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Chickasaw Nation launches $6 million recovery campaign for Marietta and Sulphur

Anna Pope
People walk in Downtown Sulphur the day after a devastating tornado ravaged the city.

The Chickasaw Nation is starting the Business Rebuilding and Recovery Campaign to help get local businesses in Sulphur and Marietta back on their feet after tornadoes slammed the areas on April 27.

Over a month ago, a deadly swath of tornadoes swept through the state leaving a trail of destruction in south-central Oklahoma.

An EF-3 hit Sulphur, killing one person and mangling about 200 buildings. Many were leveled. On the same day, an EF-4 tornado hit Marietta killing one person, running through a Dollar Tree Distribution Center, damaging a hospital and other structures.

The campaign aims to help restore local businesses and boost economic recovery in Marietta and Sulphur.

Its overall goal is to raise $6 million and the Chickasaw Nation officials said it’s made a “substantial financial contribution” to get things started, according to the campaign’s announcement.

In Sulphur, the project aims to enlist an architecture firm to help preserve Sulphur’s historic downtown area. In Marietta, the initiative is focusing on restoring crucial goods and services in the city.

Chickasaw Nation Governor Bill Anoatubby said over 50 local businesses had significant or total losses in the cities because of the storms.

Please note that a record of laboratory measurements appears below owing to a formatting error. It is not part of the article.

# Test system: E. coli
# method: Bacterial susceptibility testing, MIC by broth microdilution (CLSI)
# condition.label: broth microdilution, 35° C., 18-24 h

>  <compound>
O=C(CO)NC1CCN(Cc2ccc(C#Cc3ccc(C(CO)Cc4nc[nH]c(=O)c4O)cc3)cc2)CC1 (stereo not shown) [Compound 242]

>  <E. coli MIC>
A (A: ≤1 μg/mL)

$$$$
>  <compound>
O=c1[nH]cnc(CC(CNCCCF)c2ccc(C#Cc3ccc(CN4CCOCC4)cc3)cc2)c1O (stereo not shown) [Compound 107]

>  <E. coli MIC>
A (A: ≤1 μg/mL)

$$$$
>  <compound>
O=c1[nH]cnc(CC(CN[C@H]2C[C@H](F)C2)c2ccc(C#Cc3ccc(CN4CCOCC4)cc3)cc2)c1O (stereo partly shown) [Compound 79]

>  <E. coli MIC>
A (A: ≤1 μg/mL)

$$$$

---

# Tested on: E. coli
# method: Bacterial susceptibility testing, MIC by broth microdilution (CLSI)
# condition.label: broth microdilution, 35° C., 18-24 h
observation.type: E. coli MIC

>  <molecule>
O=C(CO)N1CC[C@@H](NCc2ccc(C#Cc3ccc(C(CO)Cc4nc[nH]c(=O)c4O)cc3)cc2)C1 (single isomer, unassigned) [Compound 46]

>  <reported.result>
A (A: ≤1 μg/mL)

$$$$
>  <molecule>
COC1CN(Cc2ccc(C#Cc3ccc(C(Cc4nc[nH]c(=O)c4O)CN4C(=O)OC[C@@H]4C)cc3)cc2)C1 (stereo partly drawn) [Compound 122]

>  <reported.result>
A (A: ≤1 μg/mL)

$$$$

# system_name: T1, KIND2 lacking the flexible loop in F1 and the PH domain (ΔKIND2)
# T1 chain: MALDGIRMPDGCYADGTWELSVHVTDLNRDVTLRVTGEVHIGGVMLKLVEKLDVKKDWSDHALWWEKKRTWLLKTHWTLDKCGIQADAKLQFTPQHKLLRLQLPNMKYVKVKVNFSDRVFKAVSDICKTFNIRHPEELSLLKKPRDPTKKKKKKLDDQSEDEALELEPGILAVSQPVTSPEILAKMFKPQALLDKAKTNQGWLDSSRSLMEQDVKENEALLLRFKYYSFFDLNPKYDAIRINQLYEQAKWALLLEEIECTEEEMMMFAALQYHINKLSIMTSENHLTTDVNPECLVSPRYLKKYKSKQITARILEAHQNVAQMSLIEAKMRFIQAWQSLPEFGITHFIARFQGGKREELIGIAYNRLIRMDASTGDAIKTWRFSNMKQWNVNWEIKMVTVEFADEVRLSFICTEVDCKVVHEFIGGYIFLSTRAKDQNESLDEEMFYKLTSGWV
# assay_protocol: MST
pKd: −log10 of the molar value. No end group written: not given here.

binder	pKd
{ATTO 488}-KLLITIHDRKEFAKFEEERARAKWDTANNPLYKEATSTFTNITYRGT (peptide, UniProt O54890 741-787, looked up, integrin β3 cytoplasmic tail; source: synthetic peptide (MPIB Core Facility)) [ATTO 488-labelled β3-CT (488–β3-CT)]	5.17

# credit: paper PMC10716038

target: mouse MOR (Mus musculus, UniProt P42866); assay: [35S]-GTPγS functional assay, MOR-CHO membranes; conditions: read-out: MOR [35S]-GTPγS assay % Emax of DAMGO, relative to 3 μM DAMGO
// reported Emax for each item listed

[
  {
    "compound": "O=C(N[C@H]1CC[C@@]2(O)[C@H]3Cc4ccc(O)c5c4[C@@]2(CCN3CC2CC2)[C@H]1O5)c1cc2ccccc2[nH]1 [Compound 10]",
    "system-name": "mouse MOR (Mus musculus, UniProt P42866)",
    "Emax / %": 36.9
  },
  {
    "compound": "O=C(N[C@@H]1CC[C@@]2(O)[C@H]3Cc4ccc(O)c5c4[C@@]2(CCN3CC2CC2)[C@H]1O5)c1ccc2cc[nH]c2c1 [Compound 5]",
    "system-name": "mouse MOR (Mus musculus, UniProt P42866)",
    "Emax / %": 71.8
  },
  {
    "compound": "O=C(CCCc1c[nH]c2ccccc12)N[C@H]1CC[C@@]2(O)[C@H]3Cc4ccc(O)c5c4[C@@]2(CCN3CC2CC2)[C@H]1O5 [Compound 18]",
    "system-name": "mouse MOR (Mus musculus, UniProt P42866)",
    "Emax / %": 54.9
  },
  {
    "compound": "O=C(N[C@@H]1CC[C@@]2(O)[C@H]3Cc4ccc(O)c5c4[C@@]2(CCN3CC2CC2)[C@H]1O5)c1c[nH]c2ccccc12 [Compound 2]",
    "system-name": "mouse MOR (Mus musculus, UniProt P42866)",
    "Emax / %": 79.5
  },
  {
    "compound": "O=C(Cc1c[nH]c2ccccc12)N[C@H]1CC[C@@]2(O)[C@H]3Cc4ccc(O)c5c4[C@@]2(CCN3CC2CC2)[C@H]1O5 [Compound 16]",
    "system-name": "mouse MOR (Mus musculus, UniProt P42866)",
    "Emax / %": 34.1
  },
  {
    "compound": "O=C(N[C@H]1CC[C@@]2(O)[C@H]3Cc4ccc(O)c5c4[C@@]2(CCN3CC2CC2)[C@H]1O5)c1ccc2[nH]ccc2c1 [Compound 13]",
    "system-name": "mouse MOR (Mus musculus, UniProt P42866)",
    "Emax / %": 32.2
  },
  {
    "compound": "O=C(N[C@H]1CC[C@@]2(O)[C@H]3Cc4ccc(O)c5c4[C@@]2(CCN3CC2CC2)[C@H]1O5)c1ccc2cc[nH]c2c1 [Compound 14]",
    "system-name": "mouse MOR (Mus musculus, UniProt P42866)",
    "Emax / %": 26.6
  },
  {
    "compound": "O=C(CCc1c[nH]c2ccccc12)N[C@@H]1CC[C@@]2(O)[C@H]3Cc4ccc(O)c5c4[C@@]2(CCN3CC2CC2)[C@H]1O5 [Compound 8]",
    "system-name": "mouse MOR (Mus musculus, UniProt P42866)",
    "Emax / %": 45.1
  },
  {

"This fund will help ensure they have an opportunity to rebuild in a manner that allows them to reopen as soon as possible while preserving the historic character of the communities,” Anoatubby said in the announcement.

A committee of residents, public officials and business leaders are spearheading the campaign. Anoatubby appointed Bill Lance, the Chickasaw Nation Secretary of State and a lifelong Murray County resident, to chair the initiative.

Lance said Anoatubby and civic leaders will work with government agencies to help Chickasaw citizens and other affected residents.

“We will focus on raising funds to support the local business communities' enormous rebuilding and recovery efforts,” Lance said in the announcement. “The restoration is essential for providing vital goods and services and generating tax revenues that fund crucial public services.”

Other agencies such as the Federal Emergency Management Agency have also allocated millions of dollars in assistance.

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Anna Pope is a reporter covering agriculture and rural issues at KOSU as a corps member with Report for America.
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